I am not responsible if your devices send you back in time, explodes, implodes, bricks or flies into space from the use of any software I put up.


Sunday, June 15, 2014

USB 3.0 Controller Firmware Update

Nowadays upgradable firmware is in all devices.
For those who don't know that USB 3.0 Firmware is actually upgradable, the additional features you can unlock makes doing this worthwhile.

Why do you want to upgrade firmware?

There would be new features available to newer firmware and upgrading firmware is as easy as ABC.
For example new firmware from ASMedia for ASM1051 supports 3 TB HDD.

You can also unlock additional features that the vendor lock out by default.

Lastly vendors especially External Mobile Harddisk manufacturers use old firmware, from my experience disk copy is much faster after upgrade.

How to upgrade firmware?

What you need:
  • Find out the USB 3.0 Controller Chip Make and Model most of the time they are either JMicron or ASMedia.
  • Download the firmware updates from station-drivers.com
  • Windows OS to flash the firmware
  1. Open up the casing should be a no brainer if you are able to put a Harddisk Drive in. If you are not able to open it up try Google for the make and model
  2. Look at the controller IC there should be a Controller IC.
  3. The IC is usually very distinct and obvious. Read the Serial Model the picture below reads: ASMedia 1061.
  4. Find the firmware online Station-Drivers has all the harddisk controller firmware updates from JMicron and ASMedia.
  5. Download the firmware. Before you flash backup your Device ID, Serial Number, make and model in case it is erased during flashing. The firmware update tools runs on Windows so download and flash it accordingly. Should be a no brainer to do so being a point and click application. You can also custom configure what you want to enable in the firmware using the additional config tool.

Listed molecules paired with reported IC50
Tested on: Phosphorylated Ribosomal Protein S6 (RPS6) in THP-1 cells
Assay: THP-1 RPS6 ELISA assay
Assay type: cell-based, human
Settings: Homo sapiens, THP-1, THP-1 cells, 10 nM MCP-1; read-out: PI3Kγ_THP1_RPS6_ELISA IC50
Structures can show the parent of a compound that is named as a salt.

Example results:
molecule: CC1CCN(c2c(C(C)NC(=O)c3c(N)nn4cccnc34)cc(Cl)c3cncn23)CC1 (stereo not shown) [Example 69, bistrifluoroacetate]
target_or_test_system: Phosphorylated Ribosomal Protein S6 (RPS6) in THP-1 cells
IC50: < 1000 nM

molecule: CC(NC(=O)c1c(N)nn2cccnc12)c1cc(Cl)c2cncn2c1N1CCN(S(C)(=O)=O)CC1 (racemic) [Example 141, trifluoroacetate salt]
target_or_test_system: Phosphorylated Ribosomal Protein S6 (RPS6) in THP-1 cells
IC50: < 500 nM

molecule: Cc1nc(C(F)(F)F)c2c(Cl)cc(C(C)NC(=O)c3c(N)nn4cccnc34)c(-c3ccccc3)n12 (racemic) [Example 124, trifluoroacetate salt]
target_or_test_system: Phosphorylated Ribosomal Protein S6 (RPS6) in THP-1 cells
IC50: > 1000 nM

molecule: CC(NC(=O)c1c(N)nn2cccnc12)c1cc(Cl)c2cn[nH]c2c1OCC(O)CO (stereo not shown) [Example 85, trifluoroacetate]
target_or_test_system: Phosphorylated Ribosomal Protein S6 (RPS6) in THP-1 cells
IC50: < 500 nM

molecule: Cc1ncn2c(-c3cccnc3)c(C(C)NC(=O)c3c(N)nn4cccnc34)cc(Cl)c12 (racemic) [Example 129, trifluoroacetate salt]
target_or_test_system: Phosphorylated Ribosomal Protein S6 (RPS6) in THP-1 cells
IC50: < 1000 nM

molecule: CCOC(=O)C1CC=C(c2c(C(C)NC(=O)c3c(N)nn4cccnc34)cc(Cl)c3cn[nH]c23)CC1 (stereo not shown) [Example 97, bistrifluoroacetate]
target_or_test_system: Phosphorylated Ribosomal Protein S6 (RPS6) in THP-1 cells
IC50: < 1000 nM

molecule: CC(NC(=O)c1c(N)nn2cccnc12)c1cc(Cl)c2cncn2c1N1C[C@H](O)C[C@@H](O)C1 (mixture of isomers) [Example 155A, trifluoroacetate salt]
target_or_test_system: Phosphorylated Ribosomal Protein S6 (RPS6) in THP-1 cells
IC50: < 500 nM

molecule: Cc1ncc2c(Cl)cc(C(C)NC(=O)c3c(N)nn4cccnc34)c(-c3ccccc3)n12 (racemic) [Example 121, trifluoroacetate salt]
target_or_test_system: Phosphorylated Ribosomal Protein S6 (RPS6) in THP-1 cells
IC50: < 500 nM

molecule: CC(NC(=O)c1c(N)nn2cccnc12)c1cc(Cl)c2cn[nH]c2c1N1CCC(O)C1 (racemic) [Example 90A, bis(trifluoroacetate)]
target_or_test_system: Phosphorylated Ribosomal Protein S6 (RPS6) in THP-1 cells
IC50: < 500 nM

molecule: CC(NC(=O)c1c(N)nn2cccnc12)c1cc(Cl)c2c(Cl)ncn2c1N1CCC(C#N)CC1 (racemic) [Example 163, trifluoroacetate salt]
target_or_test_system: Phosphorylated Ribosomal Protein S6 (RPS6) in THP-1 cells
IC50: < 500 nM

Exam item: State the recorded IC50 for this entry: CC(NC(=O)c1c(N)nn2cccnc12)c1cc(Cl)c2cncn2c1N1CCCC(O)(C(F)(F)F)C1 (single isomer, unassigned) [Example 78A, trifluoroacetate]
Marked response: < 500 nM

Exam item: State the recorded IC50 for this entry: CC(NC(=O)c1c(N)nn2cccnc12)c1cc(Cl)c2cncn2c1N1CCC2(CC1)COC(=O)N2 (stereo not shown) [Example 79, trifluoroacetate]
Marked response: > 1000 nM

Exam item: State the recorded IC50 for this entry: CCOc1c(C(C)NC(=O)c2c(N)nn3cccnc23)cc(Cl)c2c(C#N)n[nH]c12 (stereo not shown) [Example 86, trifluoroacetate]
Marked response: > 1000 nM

A few reference to the USB 3.0 controller used by certain External Harddisk Enclosure which I use and know. If you know of any other USB Controller list post in the comments and I will update this list.

Vantec NexStar 3 SuperSpeed NST-280S3-BK 2.5" harddisk enclosure uses JMicron JMS 539 USB 3.0 Controller

Connectland BE-USB3-ZH3532 3.5" harddisk enclosure uses ASMedia ASM1051 USB 3.0 Controller

 Hitachi Touro Mobile 2.5" harddisk uses
ASMedia ASM1051 USB 3.0 Controller

Tuesday, June 10, 2014

OpenWRT on GRC ShieldsUP

This post will describe how to configure your Openwrt Router to pass the GRC ShieldsUP test.

By default Openwrt is already safe but GRC has certain assumptions on what it means to be secured.

Their test requires the Router to behave as follows
  1. Drop all unsolicited packets sliently
  2. Do not respond to pings
So we need to make the following adjustments

As shown below make the default policy 'drop'
We also need to make the internet facing policy to drop
However if you have a separated guest network it is ok to set it to reject because it is not internet facing.

We also need to set our Router to ignore WAN pings
However we still want to be able to ping internet host like Google etc to ensure that we can still test our connectivity.
Instead of deleting the rule we change it to accept only echo-reply.
When we ping internet routers and servers we send echo-request ICMP packets to them and they reply with echo-reply ICMP packets.
What this change does is if any internet systems try to ping the router by sending echo-request packets it is dropped sliently but we send the packets and receive replies it is accepted.
However this is assuming that internet systems will not spoof an echo-reply packet to our router which may not be true.

Monday, June 9, 2014

Barrier Breaker Builds For WR1043ND

Please refer to my latest post for the new updates, this post has been deprecated.

  1. Reduce ZRAM to 1/4 of RAM based on system usage observation
  2. Update config and redo optimization flag